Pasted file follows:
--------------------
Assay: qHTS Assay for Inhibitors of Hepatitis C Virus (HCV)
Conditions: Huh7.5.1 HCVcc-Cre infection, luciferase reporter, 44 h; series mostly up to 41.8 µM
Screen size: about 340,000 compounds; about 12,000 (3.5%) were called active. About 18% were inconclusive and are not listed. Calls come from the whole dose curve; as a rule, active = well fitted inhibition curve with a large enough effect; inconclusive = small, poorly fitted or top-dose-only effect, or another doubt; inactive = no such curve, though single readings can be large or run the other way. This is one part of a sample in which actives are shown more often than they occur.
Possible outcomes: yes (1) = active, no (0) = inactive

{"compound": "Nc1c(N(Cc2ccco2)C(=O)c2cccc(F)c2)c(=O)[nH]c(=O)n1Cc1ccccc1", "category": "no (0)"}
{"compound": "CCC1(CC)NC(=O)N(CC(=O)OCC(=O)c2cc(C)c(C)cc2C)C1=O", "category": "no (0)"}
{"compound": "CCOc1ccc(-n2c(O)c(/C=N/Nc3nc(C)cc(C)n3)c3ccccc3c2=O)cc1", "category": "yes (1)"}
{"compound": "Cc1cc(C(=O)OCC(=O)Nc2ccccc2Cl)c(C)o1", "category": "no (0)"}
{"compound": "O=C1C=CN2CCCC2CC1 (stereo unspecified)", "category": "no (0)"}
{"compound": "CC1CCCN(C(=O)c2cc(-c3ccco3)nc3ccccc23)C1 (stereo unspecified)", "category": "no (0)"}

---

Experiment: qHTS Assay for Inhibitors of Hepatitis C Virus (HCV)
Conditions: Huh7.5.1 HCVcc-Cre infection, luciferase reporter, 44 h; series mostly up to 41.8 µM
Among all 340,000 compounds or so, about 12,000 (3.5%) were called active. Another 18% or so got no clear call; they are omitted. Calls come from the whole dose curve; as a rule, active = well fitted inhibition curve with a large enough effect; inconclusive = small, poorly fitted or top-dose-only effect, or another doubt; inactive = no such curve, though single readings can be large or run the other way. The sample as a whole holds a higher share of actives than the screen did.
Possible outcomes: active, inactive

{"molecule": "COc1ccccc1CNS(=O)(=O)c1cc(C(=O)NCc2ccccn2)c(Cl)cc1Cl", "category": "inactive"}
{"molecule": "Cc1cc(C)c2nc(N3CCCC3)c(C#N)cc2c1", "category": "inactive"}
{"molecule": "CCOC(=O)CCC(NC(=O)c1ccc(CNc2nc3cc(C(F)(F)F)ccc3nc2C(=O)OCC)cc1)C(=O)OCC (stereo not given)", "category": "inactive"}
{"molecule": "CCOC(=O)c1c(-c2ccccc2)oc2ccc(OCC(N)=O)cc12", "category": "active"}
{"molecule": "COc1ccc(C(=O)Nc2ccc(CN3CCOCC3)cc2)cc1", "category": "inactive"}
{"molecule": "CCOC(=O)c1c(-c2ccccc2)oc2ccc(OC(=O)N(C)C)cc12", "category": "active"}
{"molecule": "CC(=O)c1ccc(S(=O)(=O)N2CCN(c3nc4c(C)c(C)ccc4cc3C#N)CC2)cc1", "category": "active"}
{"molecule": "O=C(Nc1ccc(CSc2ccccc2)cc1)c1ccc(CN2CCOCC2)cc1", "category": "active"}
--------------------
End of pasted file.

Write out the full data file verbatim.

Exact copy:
Assay: qHTS Assay for Inhibitors of Hepatitis C Virus (HCV)
Conditions: Huh7.5.1 HCVcc-Cre infection, luciferase reporter, 44 h; series mostly up to 41.8 µM
Screen size: about 340,000 compounds; about 12,000 (3.5%) were called active. About 18% were inconclusive and are not listed. Calls come from the whole dose curve; as a rule, active = well fitted inhibition curve with a large enough effect; inconclusive = small, poorly fitted or top-dose-only effect, or another doubt; inactive = no such curve, though single readings can be large or run the other way. This is one part of a sample in which actives are shown more often than they occur.
Possible outcomes: yes (1) = active, no (0) = inactive

{"compound": "Nc1c(N(Cc2ccco2)C(=O)c2cccc(F)c2)c(=O)[nH]c(=O)n1Cc1ccccc1", "category": "no (0)"}
{"compound": "CCC1(CC)NC(=O)N(CC(=O)OCC(=O)c2cc(C)c(C)cc2C)C1=O", "category": "no (0)"}
{"compound": "CCOc1ccc(-n2c(O)c(/C=N/Nc3nc(C)cc(C)n3)c3ccccc3c2=O)cc1", "category": "yes (1)"}
{"compound": "Cc1cc(C(=O)OCC(=O)Nc2ccccc2Cl)c(C)o1", "category": "no (0)"}
{"compound": "O=C1C=CN2CCCC2CC1 (stereo unspecified)", "category": "no (0)"}
{"compound": "CC1CCCN(C(=O)c2cc(-c3ccco3)nc3ccccc23)C1 (stereo unspecified)", "category": "no (0)"}

---

Experiment: qHTS Assay for Inhibitors of Hepatitis C Virus (HCV)
Conditions: Huh7.5.1 HCVcc-Cre infection, luciferase reporter, 44 h; series mostly up to 41.8 µM
Among all 340,000 compounds or so, about 12,000 (3.5%) were called active. Another 18% or so got no clear call; they are omitted. Calls come from the whole dose curve; as a rule, active = well fitted inhibition curve with a large enough effect; inconclusive = small, poorly fitted or top-dose-only effect, or another doubt; inactive = no such curve, though single readings can be large or run the other way. The sample as a whole holds a higher share of actives than the screen did.
Possible outcomes: active, inactive

{"molecule": "COc1ccccc1CNS(=O)(=O)c1cc(C(=O)NCc2ccccn2)c(Cl)cc1Cl", "category": "inactive"}
{"molecule": "Cc1cc(C)c2nc(N3CCCC3)c(C#N)cc2c1", "category": "inactive"}
{"molecule": "CCOC(=O)CCC(NC(=O)c1ccc(CNc2nc3cc(C(F)(F)F)ccc3nc2C(=O)OCC)cc1)C(=O)OCC (stereo not given)", "category": "inactive"}
{"molecule": "CCOC(=O)c1c(-c2ccccc2)oc2ccc(OCC(N)=O)cc12", "category": "active"}
{"molecule": "COc1ccc(C(=O)Nc2ccc(CN3CCOCC3)cc2)cc1", "category": "inactive"}
{"molecule": "CCOC(=O)c1c(-c2ccccc2)oc2ccc(OC(=O)N(C)C)cc12", "category": "active"}
{"molecule": "CC(=O)c1ccc(S(=O)(=O)N2CCN(c3nc4c(C)c(C)ccc4cc3C#N)CC2)cc1", "category": "active"}
{"molecule": "O=C(Nc1ccc(CSc2ccccc2)cc1)c1ccc(CN2CCOCC2)cc1", "category": "active"}